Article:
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24 Jul

Selfies and psychotic behavior

 

How taking and publically sharing pictures of yourself is the exact opposite of what was once considered common social etiquette.

 

Whatever happened to humility, humbleness and the etiquette of NOT talking about one’s self? Whatever it was has been hashtagged and hacked into new social (media) etiquette that thrives on the very qualities that were once considered uncouth and unrefined. Can you imagine ladies of Victorian novels or Keats’ poetry self-praising their curled locks at the dinner table, explaining the details of what cream and curler their handmaids used? Even today, it’s tough to envision anyone with class bragging about themselves and worse, displaying their reserves of wealth via branded shoes and bags. It may make you cringe but it would definitely give Lady Grantham a coronary.

 

However, and unfortunately, the ‘selfie’ – that has risen as a new-age norm – is our window to the current generation. If you happened to be on Instagram this Eid – and there weren’t many people who weren’t – all you’d see is Eid looks, wardrobes, shoes, makeup and hair credits, etc etc. I have to say that I too am guilty of putting up a personal image or two but, to my defense, it is usually an image someone else has taken of me (and hence technically not a selfie). Also, it has made me uncomfortable enough to send me researching the selfie phenomenon and swearing off it. According to recent research, people who post selfies on social media have been associated with behaviors of narcissism, psychopathy and self-objectification. It’s the last time you’ll see me putting up a ‘selfie’, I pledge.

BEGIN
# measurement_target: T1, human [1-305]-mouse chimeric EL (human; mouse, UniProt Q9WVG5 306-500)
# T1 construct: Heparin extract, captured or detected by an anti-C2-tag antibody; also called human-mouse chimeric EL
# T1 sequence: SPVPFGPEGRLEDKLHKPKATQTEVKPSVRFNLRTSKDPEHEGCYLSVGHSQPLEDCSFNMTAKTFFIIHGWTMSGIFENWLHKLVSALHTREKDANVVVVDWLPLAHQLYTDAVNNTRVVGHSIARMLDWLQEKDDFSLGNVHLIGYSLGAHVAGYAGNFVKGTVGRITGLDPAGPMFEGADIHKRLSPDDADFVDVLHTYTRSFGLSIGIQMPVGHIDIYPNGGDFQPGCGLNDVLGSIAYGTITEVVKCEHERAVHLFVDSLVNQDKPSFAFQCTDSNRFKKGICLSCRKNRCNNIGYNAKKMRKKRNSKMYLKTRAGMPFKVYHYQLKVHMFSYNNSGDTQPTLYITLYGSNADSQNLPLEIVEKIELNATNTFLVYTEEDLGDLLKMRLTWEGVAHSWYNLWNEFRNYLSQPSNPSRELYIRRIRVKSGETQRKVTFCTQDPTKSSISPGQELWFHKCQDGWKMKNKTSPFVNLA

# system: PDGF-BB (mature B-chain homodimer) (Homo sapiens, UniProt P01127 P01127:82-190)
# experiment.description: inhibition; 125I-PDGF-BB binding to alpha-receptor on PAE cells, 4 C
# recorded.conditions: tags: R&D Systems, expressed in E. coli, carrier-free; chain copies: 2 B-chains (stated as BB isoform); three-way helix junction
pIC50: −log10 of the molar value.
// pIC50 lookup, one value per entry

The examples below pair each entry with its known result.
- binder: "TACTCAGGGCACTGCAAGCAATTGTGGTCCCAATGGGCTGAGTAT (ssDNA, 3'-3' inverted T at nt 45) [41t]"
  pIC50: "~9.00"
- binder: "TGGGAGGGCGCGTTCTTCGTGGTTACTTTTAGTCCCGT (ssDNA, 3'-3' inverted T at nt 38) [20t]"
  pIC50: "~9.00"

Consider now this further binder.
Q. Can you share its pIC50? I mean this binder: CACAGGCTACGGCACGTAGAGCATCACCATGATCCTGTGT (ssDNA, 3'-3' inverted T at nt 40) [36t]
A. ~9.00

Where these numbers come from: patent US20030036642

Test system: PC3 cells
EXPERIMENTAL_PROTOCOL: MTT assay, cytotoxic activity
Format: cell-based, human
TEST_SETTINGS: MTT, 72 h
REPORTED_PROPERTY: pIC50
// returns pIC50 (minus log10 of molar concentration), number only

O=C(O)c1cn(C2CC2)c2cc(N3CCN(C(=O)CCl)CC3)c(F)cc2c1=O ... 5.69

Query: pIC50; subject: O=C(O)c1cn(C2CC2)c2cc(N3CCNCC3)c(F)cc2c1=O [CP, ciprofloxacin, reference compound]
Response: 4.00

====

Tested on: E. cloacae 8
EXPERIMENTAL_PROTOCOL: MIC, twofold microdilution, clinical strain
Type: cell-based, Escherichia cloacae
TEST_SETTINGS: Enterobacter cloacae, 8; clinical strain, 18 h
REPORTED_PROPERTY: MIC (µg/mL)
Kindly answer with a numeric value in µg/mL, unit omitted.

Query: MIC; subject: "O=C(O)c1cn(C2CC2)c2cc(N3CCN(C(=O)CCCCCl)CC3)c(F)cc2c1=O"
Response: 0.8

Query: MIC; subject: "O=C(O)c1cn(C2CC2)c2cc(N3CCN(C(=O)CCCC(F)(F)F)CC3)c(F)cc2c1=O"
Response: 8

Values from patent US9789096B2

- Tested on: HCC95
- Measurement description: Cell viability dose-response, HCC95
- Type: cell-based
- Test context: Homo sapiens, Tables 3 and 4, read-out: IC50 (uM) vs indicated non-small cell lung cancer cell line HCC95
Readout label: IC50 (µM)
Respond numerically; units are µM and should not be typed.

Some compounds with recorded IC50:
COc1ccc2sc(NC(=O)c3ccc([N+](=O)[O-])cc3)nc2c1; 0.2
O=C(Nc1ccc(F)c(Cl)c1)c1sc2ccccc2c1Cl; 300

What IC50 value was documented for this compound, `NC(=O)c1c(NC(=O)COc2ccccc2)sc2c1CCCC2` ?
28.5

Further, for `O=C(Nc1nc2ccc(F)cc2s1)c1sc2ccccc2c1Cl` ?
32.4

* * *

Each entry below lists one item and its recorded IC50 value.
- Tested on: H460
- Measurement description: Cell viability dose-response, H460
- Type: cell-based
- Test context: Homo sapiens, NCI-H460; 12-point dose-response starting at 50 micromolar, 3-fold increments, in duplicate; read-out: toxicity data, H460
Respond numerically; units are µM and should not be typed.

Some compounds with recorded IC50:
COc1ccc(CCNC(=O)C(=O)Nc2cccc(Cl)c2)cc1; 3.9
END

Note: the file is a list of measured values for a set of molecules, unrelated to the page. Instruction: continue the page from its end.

Here’s why: A recent survey conducted by Ohio State University has revealed that men who post plenty of pictures of themselves online (like selfies) are narcissistic and psychopathic. The study covered 800 men aged 18 to 40 who filled out an online survey, and completed standard questionnaires for anti-social behaviors and self-objectification. Women were not included as part of the survey though I can guarantee that results in women would be more alarming.

 

So what does the selfie prove, other than the fact that the individual has a smart phone? It reflects an egocentric personality who believes that others are and should be interested in how he or she looks. It displays some level of insecurity and need for approval as an Instagram post will result in a quest for ‘likes’. It also shows a lack of empathy and disregard of others; selfie addicts have been proven to be selfish and often disregard how their behavior effects others. If talking about one’s wealth is considered crass then how can making public displays of that wealth be different? Selfies, most significantly, display traits of self-objectification and people who post selfies usually believe that how they look is more important than what sort of a person they are.

 

So the question you need to ask yourself today is this: am I a selfie addict? The narci-stick in your cupboard may be a solid indicator.

 

 

The Haute Team